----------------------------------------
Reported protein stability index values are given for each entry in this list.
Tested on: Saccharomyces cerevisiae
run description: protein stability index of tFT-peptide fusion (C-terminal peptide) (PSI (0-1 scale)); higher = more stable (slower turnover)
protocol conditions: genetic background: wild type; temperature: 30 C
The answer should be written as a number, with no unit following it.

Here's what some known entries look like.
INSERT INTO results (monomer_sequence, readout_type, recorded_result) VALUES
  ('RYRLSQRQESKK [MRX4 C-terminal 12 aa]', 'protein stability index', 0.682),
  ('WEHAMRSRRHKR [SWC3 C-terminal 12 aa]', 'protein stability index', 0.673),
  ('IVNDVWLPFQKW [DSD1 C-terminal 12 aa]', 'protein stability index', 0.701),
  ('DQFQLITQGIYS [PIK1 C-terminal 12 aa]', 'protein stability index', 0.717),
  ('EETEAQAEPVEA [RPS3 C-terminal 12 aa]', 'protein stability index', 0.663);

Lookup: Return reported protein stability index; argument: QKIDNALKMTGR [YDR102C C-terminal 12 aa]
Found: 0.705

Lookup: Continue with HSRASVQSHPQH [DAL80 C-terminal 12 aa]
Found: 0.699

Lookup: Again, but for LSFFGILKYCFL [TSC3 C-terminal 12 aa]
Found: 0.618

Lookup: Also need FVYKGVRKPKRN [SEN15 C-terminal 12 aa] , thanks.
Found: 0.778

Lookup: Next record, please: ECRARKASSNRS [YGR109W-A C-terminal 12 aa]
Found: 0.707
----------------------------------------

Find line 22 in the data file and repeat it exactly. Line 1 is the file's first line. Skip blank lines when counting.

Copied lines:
Found: 0.707